The Hindu deities Krishna and Satyabhama riding Garuda

Here Krishna rides the splendid Garuda, frequently described as king of the birds. The two share qualities of immense strength, courage, and wisdom. Garuda is depicted as part eagle and part man and is shown with Vishnu in many forms. Krishna, being an incarnation of Vishnu, is also seen riding Garuda.

Many Hindu gods and goddesses have a vehicle (vahana), an animal that serves the deity as a mount. These animals, mighty beings in their own right, possess qualities shared in some ways by their corresponding gods. For example, Shiva rides the bull Nandi, a symbol of the god’s masculine power and sexuality. Shiva, the greatest of all ascetics, also rides the bull in the sense of controlling that unbridled energy. Certain half-animal gods, such as the elephant-headed Ganesha, also have animal vehicles. Ganesha is revered as the remover of obstacles, and similarly, his rat companion has the ability and nimbleness of wit to get through any hindrance.

Bowl with splashed and incised decoration

This earthenware bowl is covered by an off-white slip and decorated with splashes of green, dark brown, and ochre colors derived respectively from copper, manganese, and iron oxides run into a transparent lead glaze. Islamic splashed wares were found in Samarra (Iraq) in the ninth century, and recent evidence indicates they were made in Basra (Iraq). They were found throughout the eastern Islamic world by the tenth century. This bowl is related to ones from Nishapur in northeastern Iran. The incised and glazed decorations are unrelated to one another; they demonstrate complexity of design, which is a common feature of Islamic art. Although this bowl may seem to resemble Chinese Tang dynasty (619-906) “three-color” (sancai) ware, the relationship between Chinese and Islamic splashed wares is unclear and still being debated. The Tang ware shapes are different; they were manufactured earlier and were mainly used for funerary purposes and not for export.

Seated bodhisattva Avalokiteshvara

Padmapani, Holder of the Lotus, is a form of Avalokiteshvara, the bodhisattva of universal compassion. Surrounded by a flaming aureole, Padmapani is seated on a lotus throne with one leg extended. Residing in his crown is his spiritual father, the buddha Amitabha. The antelope skin on Padmapani’s shoulder shows that he is an ascetic, and the lotus in his left hand is a sign of his pure and universal compassion.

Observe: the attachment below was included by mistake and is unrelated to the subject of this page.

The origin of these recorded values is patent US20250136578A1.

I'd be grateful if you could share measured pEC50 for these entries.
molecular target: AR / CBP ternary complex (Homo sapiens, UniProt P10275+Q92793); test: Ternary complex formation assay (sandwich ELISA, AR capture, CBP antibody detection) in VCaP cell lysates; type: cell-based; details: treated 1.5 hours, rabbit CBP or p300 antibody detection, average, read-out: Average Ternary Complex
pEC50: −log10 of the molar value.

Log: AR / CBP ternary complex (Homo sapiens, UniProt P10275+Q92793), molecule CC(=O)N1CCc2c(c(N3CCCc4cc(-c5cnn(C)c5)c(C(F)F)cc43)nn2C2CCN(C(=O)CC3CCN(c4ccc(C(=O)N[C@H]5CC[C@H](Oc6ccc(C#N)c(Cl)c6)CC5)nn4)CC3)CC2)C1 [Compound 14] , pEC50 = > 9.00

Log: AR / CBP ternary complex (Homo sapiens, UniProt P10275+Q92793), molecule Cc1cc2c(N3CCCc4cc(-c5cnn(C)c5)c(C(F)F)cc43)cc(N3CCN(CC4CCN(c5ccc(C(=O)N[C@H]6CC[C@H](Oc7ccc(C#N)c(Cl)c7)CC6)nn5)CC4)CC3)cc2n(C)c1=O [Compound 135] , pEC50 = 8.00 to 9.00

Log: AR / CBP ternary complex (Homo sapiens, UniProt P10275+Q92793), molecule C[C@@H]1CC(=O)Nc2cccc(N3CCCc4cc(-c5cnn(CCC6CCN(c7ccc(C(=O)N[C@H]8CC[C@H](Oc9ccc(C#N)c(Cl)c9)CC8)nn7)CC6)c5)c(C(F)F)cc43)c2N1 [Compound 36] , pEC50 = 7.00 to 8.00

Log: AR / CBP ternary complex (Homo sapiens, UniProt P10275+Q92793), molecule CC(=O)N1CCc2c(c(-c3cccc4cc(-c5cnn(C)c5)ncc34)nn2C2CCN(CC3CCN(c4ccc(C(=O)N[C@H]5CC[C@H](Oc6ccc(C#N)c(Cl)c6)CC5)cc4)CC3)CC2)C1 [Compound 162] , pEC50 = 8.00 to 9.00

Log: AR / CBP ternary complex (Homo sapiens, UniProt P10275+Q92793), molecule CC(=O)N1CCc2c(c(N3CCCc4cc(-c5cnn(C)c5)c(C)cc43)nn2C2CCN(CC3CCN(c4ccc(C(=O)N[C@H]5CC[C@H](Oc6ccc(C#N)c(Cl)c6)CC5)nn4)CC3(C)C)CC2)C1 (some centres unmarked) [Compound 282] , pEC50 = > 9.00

The modeling of the body, with its well-defined muscles, curved nose, large eyes inlaid with silver, and prominent chin are typical of this period of Kashmiri art. This style strongly influenced the art of western Tibet.

A King of Hell

This painting offers an interpretation of Buddhist conceptions of death and reincarnation. It depicts one of ten kings of hell who serves under the deity of the afterlife. In the teachings of some forms of Buddhism, it is said that when people die, their souls must appear before each of the ten kings of hell to have their lives reviewed. This judgment determines the fate of the dead. Some are sent to a cold or hot hell. Others are reborn as a deity, a human, an animal, a demon, or a ghost.


Function was not the primary concern in making this vase. It is carved of cinnabar red lacquer (tihong), and the carving is so deep and intricate as to render it nearly unusable. The point then must have been display, and this is made all the more clear by the content of the imagery. The subject matter for this piece is drawn from classical literature and, along with the lavish carving, represents the height of the imperial court art of the Qing dynasty.

This vase is made of three parts that fit together: the lower unit, which has a flaring foot; the main body, which is full and round, and the top unit, which has a bulbous section and a flaring lip.